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  7. Thank you, this is such valuable information. For me as a paranoid adult, it is scary to think I could end up overprotecting my kid, but what is fair is that the little ones do need a lot of care early in their lives since their immune system hasn´t been as exposed. This has been a very informative post.

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    1. A Rodeo! I love it! While I totally agree that germs are around at home or in public, I do think there are some benefits to being home in the first few weeks as much as possible. Especially for first time families, staying close to home allows them to settle into routine and to really get the hang of breastfeeding while also (somewhat) limiting exposure to germs. It also allows mom to heal and to rest. Nevertheless, babies join families and therefore life goes on. It’s not uncommon for second, thirds, fourth babies to get a lot more exposure to the world earlier than their older sibs. Keeping our hands clean and keeping stranger’s hands off of babies goes a long way to preventing illness. But I draw the line at letting them ride the bull! Thanks for your great comment!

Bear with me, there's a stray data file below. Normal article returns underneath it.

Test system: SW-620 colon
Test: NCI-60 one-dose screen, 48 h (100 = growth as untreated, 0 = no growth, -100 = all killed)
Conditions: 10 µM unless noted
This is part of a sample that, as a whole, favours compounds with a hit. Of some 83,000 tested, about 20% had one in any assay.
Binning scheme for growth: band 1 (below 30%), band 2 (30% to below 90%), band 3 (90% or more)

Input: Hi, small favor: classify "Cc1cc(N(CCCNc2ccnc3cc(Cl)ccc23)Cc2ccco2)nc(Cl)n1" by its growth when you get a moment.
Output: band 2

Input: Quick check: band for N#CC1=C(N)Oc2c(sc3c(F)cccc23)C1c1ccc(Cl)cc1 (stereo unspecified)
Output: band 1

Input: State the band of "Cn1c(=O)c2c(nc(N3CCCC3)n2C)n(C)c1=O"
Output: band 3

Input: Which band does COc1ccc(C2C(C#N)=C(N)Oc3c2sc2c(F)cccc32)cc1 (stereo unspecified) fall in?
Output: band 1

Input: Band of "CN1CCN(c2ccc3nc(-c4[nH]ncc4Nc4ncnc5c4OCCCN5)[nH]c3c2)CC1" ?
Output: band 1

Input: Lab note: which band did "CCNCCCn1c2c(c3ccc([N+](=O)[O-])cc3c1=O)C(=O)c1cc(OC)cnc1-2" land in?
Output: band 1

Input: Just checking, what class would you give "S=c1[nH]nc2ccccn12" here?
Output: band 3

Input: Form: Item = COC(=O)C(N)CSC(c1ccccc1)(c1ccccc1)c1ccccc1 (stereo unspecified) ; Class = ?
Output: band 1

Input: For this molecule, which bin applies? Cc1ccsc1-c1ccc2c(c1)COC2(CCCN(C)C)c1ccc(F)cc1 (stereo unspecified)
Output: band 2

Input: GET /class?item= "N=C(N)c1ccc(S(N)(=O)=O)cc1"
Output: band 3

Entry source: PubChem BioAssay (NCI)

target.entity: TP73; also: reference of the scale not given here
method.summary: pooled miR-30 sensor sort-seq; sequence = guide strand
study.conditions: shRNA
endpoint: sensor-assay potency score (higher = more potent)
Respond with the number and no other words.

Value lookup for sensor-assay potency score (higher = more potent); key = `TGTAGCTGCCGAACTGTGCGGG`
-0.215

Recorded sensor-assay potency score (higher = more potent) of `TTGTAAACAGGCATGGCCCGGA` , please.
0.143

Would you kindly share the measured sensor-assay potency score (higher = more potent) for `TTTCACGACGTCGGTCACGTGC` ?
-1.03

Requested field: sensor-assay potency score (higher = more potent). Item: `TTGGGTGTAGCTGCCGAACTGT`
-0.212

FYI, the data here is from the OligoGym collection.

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  8. My husband and I went into hibernation for the first 2 months after both of our girls were born. I would rather be safe than sorry. I also felt more comfortable taking them out and about once they received their first round of vaccinations at 2 months. That made me feel as though they were a little more protected.